Exploring the Meaningful Benefits of a Berkeley Summer Minor

After COVID-19 sent a shock wave through college campuses across the nation in early March, forcing thousands of students to return home and finish their spring semester virtually, I found myself scrambling to plan for the upcoming summer in quarantine. I had originally planned to live in Berkeley during the summer months and work as a Campus Ambassador, but the complications of the recent pandemic forced me to consider other options. How could I stay productive while trapped at home? What could I do with my time that would be beneficial to me in the long run? 

After days upon weeks of panicking to find a concrete plan for the summer months, I resorted to exploring summer classes that I could complete to receive credit for my major. After my web search drew a blank, I started looking into the summer minors that Berkeley offers. At first, completing an entire minor in one summer seemed extremely daunting to me. I questioned how I would be able to sit at my computer for multiple hours every day after I had already reached a point of mental exhaustion from half a semester online. 

However, I eventually realized that the ability to complete an entire minor over the course of one summer is not a burden, but an invaluable educational opportunity. When first deciding to come to Berkeley, I thought I wanted to study journalism, but was dissuaded when I learned that the journalism minor was only offered over the summer. Before COVID-19, I assumed that I would be too busy with other summer plans to ever get the chance to take journalism courses and pursue a subject I am unique passionate about. However, the circumstances of the pandemic gave me a window of opportunity to pursue the minor and fulfill my educational desires amidst a period of loneliness and isolation.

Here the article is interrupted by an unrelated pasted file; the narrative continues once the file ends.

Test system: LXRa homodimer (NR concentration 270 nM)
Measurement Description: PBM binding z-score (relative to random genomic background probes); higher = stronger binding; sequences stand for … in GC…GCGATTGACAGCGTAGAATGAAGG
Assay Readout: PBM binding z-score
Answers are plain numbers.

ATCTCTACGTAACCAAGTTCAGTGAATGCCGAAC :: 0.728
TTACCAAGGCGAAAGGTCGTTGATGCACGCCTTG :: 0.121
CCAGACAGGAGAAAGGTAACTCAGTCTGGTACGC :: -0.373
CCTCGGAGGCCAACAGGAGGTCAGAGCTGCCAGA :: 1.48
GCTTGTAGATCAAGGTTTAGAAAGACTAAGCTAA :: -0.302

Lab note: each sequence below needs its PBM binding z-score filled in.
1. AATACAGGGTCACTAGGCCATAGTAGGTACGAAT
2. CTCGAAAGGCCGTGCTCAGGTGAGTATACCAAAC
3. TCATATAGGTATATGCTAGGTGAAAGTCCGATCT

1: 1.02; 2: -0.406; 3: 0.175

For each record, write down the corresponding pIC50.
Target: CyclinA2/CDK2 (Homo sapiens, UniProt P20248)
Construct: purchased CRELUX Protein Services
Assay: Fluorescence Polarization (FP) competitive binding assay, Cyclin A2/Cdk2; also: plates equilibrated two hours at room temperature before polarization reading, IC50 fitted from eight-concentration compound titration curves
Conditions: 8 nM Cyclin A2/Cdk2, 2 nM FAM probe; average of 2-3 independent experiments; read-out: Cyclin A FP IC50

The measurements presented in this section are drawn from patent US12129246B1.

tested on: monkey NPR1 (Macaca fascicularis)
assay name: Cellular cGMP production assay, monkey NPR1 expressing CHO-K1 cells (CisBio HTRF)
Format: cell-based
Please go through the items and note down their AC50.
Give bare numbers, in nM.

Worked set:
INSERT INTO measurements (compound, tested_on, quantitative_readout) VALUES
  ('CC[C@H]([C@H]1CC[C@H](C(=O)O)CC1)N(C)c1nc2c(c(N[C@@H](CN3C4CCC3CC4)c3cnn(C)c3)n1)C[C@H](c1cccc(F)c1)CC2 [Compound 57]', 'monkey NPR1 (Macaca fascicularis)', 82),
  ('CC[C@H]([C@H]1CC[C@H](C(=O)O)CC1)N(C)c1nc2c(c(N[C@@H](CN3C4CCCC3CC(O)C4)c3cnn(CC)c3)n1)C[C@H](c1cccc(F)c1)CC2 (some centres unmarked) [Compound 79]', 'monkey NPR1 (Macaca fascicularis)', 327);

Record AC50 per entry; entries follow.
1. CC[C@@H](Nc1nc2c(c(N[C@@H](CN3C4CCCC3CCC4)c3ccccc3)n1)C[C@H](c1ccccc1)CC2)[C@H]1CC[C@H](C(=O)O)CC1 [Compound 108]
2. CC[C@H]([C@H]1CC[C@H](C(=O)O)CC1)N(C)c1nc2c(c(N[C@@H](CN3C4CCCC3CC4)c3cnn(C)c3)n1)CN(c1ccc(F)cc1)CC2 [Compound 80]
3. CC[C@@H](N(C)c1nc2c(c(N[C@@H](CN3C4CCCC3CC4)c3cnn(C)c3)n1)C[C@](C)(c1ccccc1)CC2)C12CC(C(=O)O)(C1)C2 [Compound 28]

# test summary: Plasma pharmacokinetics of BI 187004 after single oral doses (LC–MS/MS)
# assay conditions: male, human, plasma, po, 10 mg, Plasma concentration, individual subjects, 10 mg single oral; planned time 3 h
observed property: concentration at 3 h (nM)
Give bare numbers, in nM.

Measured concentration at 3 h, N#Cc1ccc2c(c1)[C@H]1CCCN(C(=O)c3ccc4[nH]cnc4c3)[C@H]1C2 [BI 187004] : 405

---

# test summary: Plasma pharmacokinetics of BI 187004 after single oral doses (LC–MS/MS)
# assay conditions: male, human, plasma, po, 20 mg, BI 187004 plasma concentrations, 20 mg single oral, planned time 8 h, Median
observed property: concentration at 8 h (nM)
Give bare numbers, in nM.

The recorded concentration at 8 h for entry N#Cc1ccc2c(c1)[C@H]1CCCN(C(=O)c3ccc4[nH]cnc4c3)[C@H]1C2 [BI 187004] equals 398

As I enter my fifth week of online journalism classes, I cannot speak more highly of the summer minor program. Over the course of quarantine, I began to feel disconnected from my Berkeley community and unmotivated to do anything substantial with my time. However, completing a summer minor has allowed me to develop a productive work schedule, collaborate with fellow students, create faculty connections, and stimulate my intellectual curiosity all while still enjoying my free time. 

A community garden run by the Student Organic Gardening Association, or SOGA, is located on the Northwest corner of campus. The garden is run by Berkeley students and operates to help feed the Berkeley community.
A community garden run by the Student Organic Gardening Association, or SOGA, is located on the Northwest corner of campus. The garden is run by Berkeley students and operates to help feed the Berkeley community.

One project I am currently working on for my multimedia class has connected me with a gardening club on campus and alerted me to the service they devote to our greater Berkeley community. Through one simple project, I am gaining a deeper understanding of an organization I was previously unfamiliar with and found a new community to become apart of on campus when returning to school in the fall.

While my classes require a certain level of dedication and hard work, I still have the ability to relax and be productive with my day outside of completing my academic responsibilities. Come August, I will have experienced a restful, fulfilling summer, and have completed an entire minor in the course of three months. What more could you ask for during a global pandemic? 

 

Sydney Hilbush

Author: Sydney Hilbush

Hello! My name is Sydney Hilbush and I am a freshman at UC Berkeley majoring in Political Science and minoring in journalism. I am involved with an array of clubs on campus including Greek Life, Sage Tutoring, and Surfrider, and outside of school I love hiking, backpacking, and spending my days on the beach.